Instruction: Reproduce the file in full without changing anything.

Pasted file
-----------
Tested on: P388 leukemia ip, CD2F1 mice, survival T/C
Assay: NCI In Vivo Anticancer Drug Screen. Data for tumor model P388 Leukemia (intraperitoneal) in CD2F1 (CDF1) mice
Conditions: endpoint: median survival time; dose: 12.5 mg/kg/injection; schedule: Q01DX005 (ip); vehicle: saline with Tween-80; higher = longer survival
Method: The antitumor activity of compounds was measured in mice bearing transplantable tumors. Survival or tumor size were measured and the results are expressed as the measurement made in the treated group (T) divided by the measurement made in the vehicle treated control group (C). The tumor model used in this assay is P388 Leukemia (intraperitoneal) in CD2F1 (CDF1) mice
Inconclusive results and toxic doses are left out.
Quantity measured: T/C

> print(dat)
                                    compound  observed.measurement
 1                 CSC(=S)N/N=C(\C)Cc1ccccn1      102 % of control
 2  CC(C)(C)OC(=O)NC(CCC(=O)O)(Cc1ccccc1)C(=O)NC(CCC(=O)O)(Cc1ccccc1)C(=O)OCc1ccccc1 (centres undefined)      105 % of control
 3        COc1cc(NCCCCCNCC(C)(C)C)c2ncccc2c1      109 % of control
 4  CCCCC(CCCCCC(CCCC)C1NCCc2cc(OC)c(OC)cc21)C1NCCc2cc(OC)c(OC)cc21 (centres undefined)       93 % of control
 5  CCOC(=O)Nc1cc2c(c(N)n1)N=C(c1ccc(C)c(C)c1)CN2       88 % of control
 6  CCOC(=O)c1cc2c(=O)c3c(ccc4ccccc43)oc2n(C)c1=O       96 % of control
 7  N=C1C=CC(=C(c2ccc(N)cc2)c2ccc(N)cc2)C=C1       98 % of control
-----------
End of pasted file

Tested on: P388 leukemia ip, CD2F1 mice, survival T/C
Assay: NCI In Vivo Anticancer Drug Screen. Data for tumor model P388 Leukemia (intraperitoneal) in CD2F1 (CDF1) mice
Conditions: endpoint: median survival time; dose: 12.5 mg/kg/injection; schedule: Q01DX005 (ip); vehicle: saline with Tween-80; higher = longer survival
Method: The antitumor activity of compounds was measured in mice bearing transplantable tumors. Survival or tumor size were measured and the results are expressed as the measurement made in the treated group (T) divided by the measurement made in the vehicle treated control group (C). The tumor model used in this assay is P388 Leukemia (intraperitoneal) in CD2F1 (CDF1) mice
Inconclusive results and toxic doses are left out.
Quantity measured: T/C

> print(dat)
                                    compound  observed.measurement
 1                 CSC(=S)N/N=C(\C)Cc1ccccn1      102 % of control
 2  CC(C)(C)OC(=O)NC(CCC(=O)O)(Cc1ccccc1)C(=O)NC(CCC(=O)O)(Cc1ccccc1)C(=O)OCc1ccccc1 (centres undefined)      105 % of control
 3        COc1cc(NCCCCCNCC(C)(C)C)c2ncccc2c1      109 % of control
 4  CCCCC(CCCCCC(CCCC)C1NCCc2cc(OC)c(OC)cc21)C1NCCc2cc(OC)c(OC)cc21 (centres undefined)       93 % of control
 5  CCOC(=O)Nc1cc2c(c(N)n1)N=C(c1ccc(C)c(C)c1)CN2       88 % of control
 6  CCOC(=O)c1cc2c(=O)c3c(ccc4ccccc43)oc2n(C)c1=O       96 % of control
 7  N=C1C=CC(=C(c2ccc(N)cc2)c2ccc(N)cc2)C=C1       98 % of control